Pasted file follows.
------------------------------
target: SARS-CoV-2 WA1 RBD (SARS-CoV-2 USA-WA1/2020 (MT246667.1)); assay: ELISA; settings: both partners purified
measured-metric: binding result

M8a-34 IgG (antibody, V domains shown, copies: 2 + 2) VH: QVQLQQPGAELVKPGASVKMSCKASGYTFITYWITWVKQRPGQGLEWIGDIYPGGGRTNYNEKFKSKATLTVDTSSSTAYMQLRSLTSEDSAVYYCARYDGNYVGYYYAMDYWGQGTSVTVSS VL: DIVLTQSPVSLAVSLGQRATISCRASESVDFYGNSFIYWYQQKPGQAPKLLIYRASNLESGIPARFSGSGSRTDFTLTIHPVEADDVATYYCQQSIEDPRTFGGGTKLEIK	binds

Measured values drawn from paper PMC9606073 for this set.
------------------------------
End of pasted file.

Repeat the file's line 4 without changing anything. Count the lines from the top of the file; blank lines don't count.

Measured values drawn from paper PMC9606073 for this set.